The insanity crept up on us slowly; we just wanted what was best for our kids. We bought macrobiotic cupcakes and hypoallergenic socks, hired tutors to correct a 5-year-old's "pencil-holding deficiency," hooked up broadband connections in the treehouse but took down the swing set after the second skinned knee. We hovered over every school, playground and practice field--"helicopter parents," teachers christened us, a phenomenon that spread to parents of all ages, races and regions. Stores began marketing stove-knob covers and "Kinderkords" (also known as leashes; they allow "three full feet of freedom for both you and your child") and Baby Kneepads (as if babies don't come prepadded). The mayor of a Connecticut town agreed to chop down three hickory trees on one block after a woman worried that a stray nut might drop into her new swimming pool, where her nut-allergic grandson occasionally swam. A Texas school required parents wanting to help with the second-grade holiday party to have a background check first. Schools auctioned off the right to cut the carpool line and drop a child directly in front of the building--a spot that in other settings is known as handicapped parking.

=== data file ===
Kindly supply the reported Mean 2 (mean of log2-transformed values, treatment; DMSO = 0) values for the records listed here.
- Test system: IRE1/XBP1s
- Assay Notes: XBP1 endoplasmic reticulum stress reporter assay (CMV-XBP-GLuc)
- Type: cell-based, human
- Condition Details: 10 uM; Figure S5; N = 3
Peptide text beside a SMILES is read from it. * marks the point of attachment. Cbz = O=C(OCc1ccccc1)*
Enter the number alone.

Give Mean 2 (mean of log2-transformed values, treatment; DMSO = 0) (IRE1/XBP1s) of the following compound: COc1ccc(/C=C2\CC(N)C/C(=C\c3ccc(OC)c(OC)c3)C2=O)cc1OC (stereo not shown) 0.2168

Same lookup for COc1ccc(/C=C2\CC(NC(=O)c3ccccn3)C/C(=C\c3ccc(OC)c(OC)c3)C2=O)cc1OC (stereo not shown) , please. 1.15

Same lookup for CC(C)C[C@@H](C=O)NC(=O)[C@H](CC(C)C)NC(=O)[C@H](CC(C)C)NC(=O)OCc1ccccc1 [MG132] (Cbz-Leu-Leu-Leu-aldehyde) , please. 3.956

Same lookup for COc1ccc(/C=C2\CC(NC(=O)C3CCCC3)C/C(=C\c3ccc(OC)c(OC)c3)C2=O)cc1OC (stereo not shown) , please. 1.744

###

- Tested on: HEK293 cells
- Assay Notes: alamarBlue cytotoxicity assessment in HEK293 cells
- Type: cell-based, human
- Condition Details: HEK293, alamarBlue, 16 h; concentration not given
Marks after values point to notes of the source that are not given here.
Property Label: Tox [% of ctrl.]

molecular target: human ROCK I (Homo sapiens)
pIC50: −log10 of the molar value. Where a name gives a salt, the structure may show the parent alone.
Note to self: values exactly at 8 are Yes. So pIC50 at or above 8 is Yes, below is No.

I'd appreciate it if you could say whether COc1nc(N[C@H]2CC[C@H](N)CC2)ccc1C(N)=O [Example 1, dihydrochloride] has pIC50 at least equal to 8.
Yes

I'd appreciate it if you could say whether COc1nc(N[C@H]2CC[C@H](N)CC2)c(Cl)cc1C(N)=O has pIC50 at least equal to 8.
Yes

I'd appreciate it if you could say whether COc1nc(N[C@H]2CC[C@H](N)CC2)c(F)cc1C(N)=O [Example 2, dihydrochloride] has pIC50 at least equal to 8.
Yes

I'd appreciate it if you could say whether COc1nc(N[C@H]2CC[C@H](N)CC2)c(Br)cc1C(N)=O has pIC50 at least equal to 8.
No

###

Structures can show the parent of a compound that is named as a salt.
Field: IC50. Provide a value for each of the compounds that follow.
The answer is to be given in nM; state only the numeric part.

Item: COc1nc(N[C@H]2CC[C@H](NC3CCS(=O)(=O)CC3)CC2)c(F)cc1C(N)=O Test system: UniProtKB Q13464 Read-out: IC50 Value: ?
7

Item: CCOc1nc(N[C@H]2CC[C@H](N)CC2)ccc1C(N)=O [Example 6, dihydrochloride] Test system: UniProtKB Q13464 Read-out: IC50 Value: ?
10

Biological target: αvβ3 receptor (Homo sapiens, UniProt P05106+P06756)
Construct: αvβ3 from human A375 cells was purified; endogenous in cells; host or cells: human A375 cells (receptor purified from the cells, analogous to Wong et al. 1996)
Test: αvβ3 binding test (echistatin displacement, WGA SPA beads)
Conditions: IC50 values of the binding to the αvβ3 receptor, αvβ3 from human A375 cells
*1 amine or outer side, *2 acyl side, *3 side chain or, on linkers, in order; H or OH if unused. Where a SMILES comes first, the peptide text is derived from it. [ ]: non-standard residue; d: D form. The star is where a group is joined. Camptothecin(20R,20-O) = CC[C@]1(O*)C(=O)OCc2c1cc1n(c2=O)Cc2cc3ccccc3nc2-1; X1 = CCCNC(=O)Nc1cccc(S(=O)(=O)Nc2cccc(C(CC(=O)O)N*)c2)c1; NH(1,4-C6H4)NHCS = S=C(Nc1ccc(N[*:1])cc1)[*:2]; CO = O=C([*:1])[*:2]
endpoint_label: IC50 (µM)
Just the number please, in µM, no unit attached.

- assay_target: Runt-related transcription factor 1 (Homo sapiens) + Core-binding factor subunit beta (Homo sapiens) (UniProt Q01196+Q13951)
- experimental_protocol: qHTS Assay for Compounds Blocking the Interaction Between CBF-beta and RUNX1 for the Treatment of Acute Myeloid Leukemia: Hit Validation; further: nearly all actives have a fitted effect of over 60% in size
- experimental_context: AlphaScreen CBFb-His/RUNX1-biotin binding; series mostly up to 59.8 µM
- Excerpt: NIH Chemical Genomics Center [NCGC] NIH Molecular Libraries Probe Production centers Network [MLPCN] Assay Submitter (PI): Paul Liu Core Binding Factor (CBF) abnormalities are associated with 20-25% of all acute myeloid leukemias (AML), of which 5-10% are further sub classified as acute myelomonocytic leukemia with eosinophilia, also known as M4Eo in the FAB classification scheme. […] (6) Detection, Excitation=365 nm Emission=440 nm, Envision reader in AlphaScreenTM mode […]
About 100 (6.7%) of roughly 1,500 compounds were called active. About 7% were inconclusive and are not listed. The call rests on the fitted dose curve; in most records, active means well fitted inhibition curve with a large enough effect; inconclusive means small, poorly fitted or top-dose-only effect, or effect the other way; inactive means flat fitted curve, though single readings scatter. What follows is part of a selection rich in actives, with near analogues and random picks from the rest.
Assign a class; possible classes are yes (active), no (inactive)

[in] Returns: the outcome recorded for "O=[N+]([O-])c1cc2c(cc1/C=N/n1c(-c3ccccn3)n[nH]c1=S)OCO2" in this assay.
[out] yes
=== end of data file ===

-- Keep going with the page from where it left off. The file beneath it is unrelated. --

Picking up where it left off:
We were so obsessed with our kids' success that parenting turned into a form of product development. Parents demanded that nursery schools offer Mandarin, since it's never too soon to prepare for the competition of a global economy. High school teachers received irate text messages from parents protesting an exam grade before class was even over; college deans described freshmen as "crispies," who arrived at college already burned out, and "teacups," who seemed ready to break at the tiniest stress.
This is what parenting had come to look like at the dawn of the 21st century--just one more extravagance, the Bubble Wrap waiting to burst.
All great rebellions are born of private acts of civil disobedience that inspire rebel bands to plot together. And so there is now a new revolution under way, one aimed at rolling back the almost comical overprotectiveness and overinvestment of moms and dads. The insurgency goes by many names--slow parenting, simplicity parenting, free-range parenting--but the message is the same: Less is more; hovering is dangerous; failure is fruitful. You really want your children to succeed? Learn when to leave them alone. When you lighten up, they'll fly higher. We're often the ones who hold them down.